Editing devices for collation (a brief list)

Volume Editors have many methods of comparing texts, some of which are text based (relying on typed text) and some of which are image based (relying on photographs or physical volumes). This is a very limited list. If you have other resources, please feel free to add them in the comments.

Volume Editors have many methods of comparing texts, some of which are text based (relying on typed text) and some of which are image based (relying on photographs or physical volumes). If you have other resources, please feel free to add them here.

Different methods, text-based or image-based, will work better depending on what  you’re comparing.

  1. EDITIONS, which will usually be set from different plates and have different typefaces and page numbers (e.g., Scribner’s first edition, Macmillan [British] first edition, and so on), can’t be compared with image-based technology because of the the differences in typefaces and pagination.  What’s on page 31 of the Scribner’s first edition of The House of Mirth will not be similar enough to what’s on page 31 of the Macmillan edition to make a comparison of individual words and letters possible, for the words will not be on the same lines. EDITIONS will need to be typed so that the text can be compared using Juxta or another text-based method.

The image on the left is from page 31 of the first Scribner’s edition of The House of Mirth; the second image is from page 31 of the Macmillan (British) first edition.

  1. PRINTINGS, which will be printed from the same plate as the first edition with the same typeface and page numbers, will differ little in appearance. The same material will be found on p. 3 of the Scribner’s edition, first printing and the Scribner’s edition, 5th printing, and the words will appear on the same line. PRINTINGS can be compared using image-based comparison methods like the Hinman or other image-based technologies. 

Text-based comparisons

Text-based comparisons let you look at the differences between two typed documents. Most of us are already used to doing this in Word, but Juxta Commons is useful for more complex comparisons.

Juxta Commonshttp://juxtacommons.org/  This easy-to-use and free software can compare two screens of text at once and can identify the differences by highlighting them. Juxta looks like this: juxta

To get typed text to compare, you might try these:

    1. Typing the volume into a text editor (like Notepad or Text Wrangler) or into Word.
    2. Using a typed version or the raw OCR (Optical Character Recognition) version found online that you proofread carefully against the copy-text volume (usually the first American edition).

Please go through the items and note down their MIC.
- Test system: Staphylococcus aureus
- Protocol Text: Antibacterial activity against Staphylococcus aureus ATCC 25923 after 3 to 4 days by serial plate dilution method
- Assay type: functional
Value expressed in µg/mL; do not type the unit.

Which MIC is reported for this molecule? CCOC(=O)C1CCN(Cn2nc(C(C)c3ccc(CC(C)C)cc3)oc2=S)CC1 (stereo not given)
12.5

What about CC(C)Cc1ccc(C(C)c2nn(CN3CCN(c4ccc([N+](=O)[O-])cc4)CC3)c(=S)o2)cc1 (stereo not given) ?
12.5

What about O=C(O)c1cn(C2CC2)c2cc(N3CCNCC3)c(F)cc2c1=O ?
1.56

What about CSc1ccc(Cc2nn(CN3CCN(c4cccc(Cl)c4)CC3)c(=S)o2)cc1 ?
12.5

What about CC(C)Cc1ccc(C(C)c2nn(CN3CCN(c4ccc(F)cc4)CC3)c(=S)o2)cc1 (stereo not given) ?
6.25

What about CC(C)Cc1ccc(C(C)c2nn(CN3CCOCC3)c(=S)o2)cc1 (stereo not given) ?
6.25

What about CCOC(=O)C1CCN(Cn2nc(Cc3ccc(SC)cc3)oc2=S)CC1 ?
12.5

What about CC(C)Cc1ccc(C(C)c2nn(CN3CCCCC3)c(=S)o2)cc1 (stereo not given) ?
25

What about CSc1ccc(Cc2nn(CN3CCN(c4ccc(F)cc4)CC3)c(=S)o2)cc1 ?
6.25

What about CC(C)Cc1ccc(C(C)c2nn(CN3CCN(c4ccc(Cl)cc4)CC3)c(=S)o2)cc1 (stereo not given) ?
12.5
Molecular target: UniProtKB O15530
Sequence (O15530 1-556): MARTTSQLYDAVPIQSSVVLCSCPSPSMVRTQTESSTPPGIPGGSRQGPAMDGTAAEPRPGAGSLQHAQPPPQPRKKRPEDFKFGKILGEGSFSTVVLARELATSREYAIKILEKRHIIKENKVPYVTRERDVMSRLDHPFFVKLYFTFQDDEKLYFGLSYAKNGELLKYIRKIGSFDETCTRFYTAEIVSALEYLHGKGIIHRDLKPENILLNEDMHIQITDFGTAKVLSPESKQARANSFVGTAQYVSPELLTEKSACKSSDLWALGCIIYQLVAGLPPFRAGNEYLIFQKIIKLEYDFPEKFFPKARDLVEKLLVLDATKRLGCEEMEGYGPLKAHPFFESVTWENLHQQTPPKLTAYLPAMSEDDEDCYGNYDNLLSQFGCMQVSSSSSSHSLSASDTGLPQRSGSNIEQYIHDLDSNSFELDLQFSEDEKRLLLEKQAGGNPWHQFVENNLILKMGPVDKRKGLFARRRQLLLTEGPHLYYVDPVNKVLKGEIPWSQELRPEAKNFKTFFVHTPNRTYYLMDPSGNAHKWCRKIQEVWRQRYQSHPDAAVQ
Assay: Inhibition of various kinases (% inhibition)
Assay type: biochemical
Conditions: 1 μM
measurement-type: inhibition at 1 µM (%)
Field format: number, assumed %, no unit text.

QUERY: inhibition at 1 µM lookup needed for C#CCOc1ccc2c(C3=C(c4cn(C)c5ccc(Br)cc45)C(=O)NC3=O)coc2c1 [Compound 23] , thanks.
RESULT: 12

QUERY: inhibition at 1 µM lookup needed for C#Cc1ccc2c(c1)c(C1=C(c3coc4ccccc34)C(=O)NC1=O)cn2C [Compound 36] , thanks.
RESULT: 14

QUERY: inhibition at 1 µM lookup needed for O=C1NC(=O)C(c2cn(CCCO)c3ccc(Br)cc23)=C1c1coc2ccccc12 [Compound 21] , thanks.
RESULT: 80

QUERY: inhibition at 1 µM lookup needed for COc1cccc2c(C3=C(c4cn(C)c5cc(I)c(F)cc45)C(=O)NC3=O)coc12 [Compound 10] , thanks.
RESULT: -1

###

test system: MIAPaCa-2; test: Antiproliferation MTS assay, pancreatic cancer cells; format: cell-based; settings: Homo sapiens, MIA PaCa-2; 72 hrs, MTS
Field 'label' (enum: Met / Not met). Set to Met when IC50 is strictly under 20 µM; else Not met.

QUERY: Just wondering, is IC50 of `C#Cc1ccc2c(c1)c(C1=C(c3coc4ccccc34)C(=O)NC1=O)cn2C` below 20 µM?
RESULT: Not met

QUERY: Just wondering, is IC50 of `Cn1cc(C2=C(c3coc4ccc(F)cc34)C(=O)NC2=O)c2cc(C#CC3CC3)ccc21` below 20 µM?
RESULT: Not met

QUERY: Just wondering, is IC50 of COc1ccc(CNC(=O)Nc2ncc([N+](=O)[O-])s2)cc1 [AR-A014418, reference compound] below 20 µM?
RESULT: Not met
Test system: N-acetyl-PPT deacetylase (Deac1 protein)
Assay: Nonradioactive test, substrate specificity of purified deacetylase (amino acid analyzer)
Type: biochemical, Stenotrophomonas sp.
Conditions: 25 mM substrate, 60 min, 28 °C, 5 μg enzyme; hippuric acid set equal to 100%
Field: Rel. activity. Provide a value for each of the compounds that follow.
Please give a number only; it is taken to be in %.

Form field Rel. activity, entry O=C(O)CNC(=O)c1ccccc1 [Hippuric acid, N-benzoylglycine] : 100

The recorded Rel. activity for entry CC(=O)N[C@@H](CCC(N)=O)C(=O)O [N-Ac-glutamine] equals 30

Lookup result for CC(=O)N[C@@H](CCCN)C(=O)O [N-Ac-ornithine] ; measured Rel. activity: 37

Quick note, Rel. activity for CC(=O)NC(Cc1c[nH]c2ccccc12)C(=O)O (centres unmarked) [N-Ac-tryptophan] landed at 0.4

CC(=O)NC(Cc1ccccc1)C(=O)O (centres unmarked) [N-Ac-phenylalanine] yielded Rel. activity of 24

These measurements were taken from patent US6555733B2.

3. When raw OCR text comes out of the scanner, you’ll see that it is kind of a mess. There are odd characters, like ! instead of 1, m instead of rr, and even worse. You can see a little of this if you try to convert a .pdf document back into text using Google Docs.  Whenever scanned text is used, it has to be carefully proofread.You may see references to “cleaning” the raw OCR text. “Cleaning” is just a term from data processing; it means to correct the data (in this case the text) according to the scanned material so that it makes sense.
    4.  Adobe Acrobat Pro can turn .pdf files into  text, but the text it creates must be carefully proofread.
    5. Google Docs is supposed to be able to turn .pdf files into text, but the text it creates must be carefully proofread.
    6. Scanning the copy-text volume with a specialty software such as ABBYY Finereader https://www.abbyy.com/en-us/finereader/ This text must also be carefully proofread but is supposed to have fewer errors than other scanning to OCR (Optical Character Recognition) kinds of programs.

 

Image-based comparisons

If you have taken pictures of several printings of the volume you’ll be editing, image-based or digital comparison software will be helpful.

  1. Traherne Digital Collator, a free comparison and collation software. The Traherne Digital Collator compares two page images so that you can see differences between, say, the first and second printing of a volume.

The download links can be found here: https://oxfordtraherne.org/traherne-digital-collator/ and http://www.robots.ox.ac.uk/~vgg/software/traherne/. These methods work for different printings or states of the same edition but not for different editions that have different fonts.

In the screenshots below, the top image compares the first edition of The House of Mirth, from a copy in the Lilly Library, with a copy of the first edition in the Beinecke Library. Note the broken character on the running title (HOUSE), which is illuminated by a red color instead of purple in the second image.

traherne1

traherne2

2. Pocket Hinman. The Pocket Hinman is a free experimental app developed for James Ascher and DeVan Ard. It’s a free iPhone and Android app, available through the App store and here: https://rossharding.me/#/pockethinman/

The Pocket Hinman allows you to compare visually a volume that you’re looking at with a previous picture of a volume. Differences will stand out by flickering slightly.

Mechanical Comparators and Collators

If you live near a research library or are visiting one, you can use these older devices to compare physical volumes of the text: the two major kinds are the Hinman Collator and the Lindstrand Comparator.  Developed by Charlton Hinman from WWII bomb target technologies that compared two images and found slight differences by flickering images and used in creating comparative versions of the First Folio, the Hinman Collator can find small differences that indicate changes from one printing to the next.

Here’s an article that lists the locations of mechanical collators:

“Armadillos of Invention”: A Census of Mechanical Collators

Author(s): Steven Escar Smith Source: Studies in Bibliography, Vol. 55 (2002), pp. 133-170 Published by: Bibliographical Society of the University of Virginia

Stable URL: https://www.jstor.org/stable/40372237